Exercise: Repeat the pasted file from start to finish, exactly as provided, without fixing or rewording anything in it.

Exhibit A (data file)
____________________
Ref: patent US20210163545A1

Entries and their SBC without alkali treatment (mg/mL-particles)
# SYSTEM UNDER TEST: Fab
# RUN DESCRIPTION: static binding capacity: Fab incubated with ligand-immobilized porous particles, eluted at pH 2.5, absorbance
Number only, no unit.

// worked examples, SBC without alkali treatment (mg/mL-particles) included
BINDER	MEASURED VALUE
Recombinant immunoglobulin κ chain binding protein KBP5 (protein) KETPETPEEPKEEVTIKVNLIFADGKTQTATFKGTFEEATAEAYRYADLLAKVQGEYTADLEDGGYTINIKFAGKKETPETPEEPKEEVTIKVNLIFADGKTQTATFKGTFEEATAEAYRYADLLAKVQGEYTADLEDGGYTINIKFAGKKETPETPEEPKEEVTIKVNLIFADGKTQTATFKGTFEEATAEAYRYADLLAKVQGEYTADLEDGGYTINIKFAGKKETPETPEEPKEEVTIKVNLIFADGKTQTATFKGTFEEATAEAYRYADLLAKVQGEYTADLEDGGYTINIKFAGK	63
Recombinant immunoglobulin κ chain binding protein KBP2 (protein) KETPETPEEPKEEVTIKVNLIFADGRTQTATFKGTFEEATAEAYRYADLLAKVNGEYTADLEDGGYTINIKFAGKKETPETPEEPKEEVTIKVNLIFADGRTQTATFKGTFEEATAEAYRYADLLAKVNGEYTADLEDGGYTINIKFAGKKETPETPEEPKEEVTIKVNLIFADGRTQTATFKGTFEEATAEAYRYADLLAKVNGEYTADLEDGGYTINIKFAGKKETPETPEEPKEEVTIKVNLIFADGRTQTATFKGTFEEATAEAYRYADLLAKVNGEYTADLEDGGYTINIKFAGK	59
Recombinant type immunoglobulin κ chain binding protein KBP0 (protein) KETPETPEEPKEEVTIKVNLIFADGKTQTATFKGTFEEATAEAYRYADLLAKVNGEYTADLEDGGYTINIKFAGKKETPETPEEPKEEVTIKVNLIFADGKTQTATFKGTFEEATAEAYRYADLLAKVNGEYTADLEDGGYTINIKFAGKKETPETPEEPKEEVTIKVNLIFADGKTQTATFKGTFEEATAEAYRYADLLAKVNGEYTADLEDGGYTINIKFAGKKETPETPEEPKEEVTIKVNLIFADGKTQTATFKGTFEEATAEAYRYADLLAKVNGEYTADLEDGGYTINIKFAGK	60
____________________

Ref: patent US20210163545A1

Entries and their SBC without alkali treatment (mg/mL-particles)
# SYSTEM UNDER TEST: Fab
# RUN DESCRIPTION: static binding capacity: Fab incubated with ligand-immobilized porous particles, eluted at pH 2.5, absorbance
Number only, no unit.

// worked examples, SBC without alkali treatment (mg/mL-particles) included
BINDER	MEASURED VALUE
Recombinant immunoglobulin κ chain binding protein KBP5 (protein) KETPETPEEPKEEVTIKVNLIFADGKTQTATFKGTFEEATAEAYRYADLLAKVQGEYTADLEDGGYTINIKFAGKKETPETPEEPKEEVTIKVNLIFADGKTQTATFKGTFEEATAEAYRYADLLAKVQGEYTADLEDGGYTINIKFAGKKETPETPEEPKEEVTIKVNLIFADGKTQTATFKGTFEEATAEAYRYADLLAKVQGEYTADLEDGGYTINIKFAGKKETPETPEEPKEEVTIKVNLIFADGKTQTATFKGTFEEATAEAYRYADLLAKVQGEYTADLEDGGYTINIKFAGK	63
Recombinant immunoglobulin κ chain binding protein KBP2 (protein) KETPETPEEPKEEVTIKVNLIFADGRTQTATFKGTFEEATAEAYRYADLLAKVNGEYTADLEDGGYTINIKFAGKKETPETPEEPKEEVTIKVNLIFADGRTQTATFKGTFEEATAEAYRYADLLAKVNGEYTADLEDGGYTINIKFAGKKETPETPEEPKEEVTIKVNLIFADGRTQTATFKGTFEEATAEAYRYADLLAKVNGEYTADLEDGGYTINIKFAGKKETPETPEEPKEEVTIKVNLIFADGRTQTATFKGTFEEATAEAYRYADLLAKVNGEYTADLEDGGYTINIKFAGK	59
Recombinant type immunoglobulin κ chain binding protein KBP0 (protein) KETPETPEEPKEEVTIKVNLIFADGKTQTATFKGTFEEATAEAYRYADLLAKVNGEYTADLEDGGYTINIKFAGKKETPETPEEPKEEVTIKVNLIFADGKTQTATFKGTFEEATAEAYRYADLLAKVNGEYTADLEDGGYTINIKFAGKKETPETPEEPKEEVTIKVNLIFADGKTQTATFKGTFEEATAEAYRYADLLAKVNGEYTADLEDGGYTINIKFAGKKETPETPEEPKEEVTIKVNLIFADGKTQTATFKGTFEEATAEAYRYADLLAKVNGEYTADLEDGGYTINIKFAGK	60